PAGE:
You cannot blame our youths who refuse to go to school. Education no longer offers them the kind of life and respect it gave to their fathers and forefathers. I once visited the late Captain Amadi Ikwechegh in Owerri. He was the military governor of Imo State at the time. He told me, with almost tears in his eyes, that boys from the state had generally abandoned school to become traders because, according to him, they argued that their educational certificates would avail them nothing. So, why should they waste years in school only to have nothing to show for it at the end of the day? The Imo State experience could be replicated in most part of the country. It is a national affliction.
So, yes, some of the youths do not go to school, not because they are lazy but because education offers them no hope for a better life; whereas good money from buying and selling would make bank managers quake when they receive their phone calls.
Three, the youths feel cheated and abandoned by the Nigerian state, hence some of them resort to anti-social activities. It is their way of getting back at the system that has let them down.
Nigeria is a lucky country with 60 per cent of its estimated population of 198 million below the age of thirty. A country with a youthful population is a country with a great future. Not many countries are this lucky. Some of them are contending with an ageing population.
The future is always a challenge. We all dream of a better future for ourselves and our families. For the future to make sense to the future leaders, it must be secured by the leaders of today. Two things are important. The first is to train the youths today to properly equip them to take on the role of leaders of tomorrow. Human potentials are development through training and opportunities. In February this year, the World Bank issued a report on our education. It pointed out that 80 per cent of primary school leavers can neither read nor solve basic arithmetical problems. More pointedly disturbing was its conclusion that our country is producing educated men and women without learning. In other words, our educational system is a chaotic hollow ritual that offers no direction towards the future.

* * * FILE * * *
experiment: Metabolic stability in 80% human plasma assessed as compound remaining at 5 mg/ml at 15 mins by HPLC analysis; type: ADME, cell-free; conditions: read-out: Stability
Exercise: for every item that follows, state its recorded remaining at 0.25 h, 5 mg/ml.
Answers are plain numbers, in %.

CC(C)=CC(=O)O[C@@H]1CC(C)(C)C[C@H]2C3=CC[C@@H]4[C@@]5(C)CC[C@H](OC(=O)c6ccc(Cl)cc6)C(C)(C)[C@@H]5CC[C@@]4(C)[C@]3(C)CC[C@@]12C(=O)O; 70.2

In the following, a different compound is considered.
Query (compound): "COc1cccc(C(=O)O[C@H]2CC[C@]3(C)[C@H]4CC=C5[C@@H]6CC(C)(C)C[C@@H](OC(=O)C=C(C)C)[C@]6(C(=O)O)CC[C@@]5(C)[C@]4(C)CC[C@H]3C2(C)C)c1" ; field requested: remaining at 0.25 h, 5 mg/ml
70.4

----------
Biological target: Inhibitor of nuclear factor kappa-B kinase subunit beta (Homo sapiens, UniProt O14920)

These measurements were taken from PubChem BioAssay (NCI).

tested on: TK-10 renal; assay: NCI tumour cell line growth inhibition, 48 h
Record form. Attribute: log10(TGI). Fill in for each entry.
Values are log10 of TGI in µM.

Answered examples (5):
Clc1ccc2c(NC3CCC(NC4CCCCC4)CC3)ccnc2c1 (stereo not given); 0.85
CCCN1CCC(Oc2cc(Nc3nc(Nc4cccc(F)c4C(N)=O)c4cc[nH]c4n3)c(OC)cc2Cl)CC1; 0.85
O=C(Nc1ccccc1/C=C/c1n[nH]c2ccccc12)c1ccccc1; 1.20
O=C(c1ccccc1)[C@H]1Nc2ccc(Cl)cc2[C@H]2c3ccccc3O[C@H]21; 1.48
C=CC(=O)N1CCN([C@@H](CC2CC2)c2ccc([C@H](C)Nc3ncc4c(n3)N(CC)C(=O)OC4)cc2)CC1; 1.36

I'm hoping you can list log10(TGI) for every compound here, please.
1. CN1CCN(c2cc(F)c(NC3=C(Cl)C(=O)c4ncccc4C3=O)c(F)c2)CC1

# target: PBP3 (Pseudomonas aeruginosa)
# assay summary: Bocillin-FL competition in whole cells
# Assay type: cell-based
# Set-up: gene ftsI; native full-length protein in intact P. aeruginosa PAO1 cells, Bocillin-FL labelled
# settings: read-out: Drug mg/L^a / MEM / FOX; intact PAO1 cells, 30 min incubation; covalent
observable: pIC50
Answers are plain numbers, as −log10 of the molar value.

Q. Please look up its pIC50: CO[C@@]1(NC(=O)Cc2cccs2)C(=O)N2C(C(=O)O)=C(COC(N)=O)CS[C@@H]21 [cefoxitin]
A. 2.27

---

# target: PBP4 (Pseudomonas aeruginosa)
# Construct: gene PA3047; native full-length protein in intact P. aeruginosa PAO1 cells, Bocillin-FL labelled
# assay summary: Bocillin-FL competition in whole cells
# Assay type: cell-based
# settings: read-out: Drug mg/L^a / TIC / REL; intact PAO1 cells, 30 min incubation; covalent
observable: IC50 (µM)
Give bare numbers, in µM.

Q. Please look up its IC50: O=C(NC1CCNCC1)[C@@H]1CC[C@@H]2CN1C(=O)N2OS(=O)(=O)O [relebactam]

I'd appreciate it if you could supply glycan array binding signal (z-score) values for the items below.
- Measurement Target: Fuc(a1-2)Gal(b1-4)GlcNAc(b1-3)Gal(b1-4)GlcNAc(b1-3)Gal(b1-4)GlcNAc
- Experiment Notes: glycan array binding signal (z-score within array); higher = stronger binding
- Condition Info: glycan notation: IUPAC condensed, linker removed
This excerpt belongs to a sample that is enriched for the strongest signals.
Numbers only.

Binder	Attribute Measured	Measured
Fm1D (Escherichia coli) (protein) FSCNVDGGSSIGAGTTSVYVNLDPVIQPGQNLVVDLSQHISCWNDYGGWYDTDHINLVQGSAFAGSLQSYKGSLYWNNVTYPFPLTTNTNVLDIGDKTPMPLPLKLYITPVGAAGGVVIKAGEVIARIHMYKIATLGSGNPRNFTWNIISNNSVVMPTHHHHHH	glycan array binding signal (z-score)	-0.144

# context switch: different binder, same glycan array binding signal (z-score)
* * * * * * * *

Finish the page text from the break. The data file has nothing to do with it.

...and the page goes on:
Secondly, circumscribed opportunities for personal growth circumscribes the future of our youths. The Nigerian state must now begin to take calculated steps towards a) making learning, not certificates, the central tenet of our educational development and b) minimize the frustrations of our youth by rescuing them from pounding the pavements in our towns and cities for jobs that are either not there or have been reserved for the children of the well-heeled. .A country divided along the lines of the privileges and the deprivations of birth nails its future to the cross of myopia.